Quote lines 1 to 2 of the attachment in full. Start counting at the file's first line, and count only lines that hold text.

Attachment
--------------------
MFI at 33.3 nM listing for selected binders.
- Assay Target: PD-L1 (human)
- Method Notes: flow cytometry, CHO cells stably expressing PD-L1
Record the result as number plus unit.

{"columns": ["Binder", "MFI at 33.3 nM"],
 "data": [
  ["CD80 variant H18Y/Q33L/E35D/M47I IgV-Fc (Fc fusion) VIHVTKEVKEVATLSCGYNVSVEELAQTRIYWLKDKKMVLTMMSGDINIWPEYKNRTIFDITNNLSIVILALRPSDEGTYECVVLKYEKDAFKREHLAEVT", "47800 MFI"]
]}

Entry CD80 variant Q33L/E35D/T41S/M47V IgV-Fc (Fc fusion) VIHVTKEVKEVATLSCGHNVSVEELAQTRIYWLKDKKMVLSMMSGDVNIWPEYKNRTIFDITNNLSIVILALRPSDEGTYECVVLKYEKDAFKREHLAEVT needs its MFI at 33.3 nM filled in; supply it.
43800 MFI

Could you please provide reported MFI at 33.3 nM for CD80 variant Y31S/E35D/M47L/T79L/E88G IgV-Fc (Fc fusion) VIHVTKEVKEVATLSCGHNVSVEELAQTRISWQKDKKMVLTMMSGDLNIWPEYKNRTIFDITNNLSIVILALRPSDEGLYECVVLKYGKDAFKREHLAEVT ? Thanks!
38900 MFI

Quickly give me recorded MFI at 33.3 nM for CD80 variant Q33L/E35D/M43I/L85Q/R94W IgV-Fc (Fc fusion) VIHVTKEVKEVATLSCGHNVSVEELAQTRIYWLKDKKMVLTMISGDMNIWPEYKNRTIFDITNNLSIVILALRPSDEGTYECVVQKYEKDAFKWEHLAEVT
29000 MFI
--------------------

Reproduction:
MFI at 33.3 nM listing for selected binders.
- Assay Target: PD-L1 (human)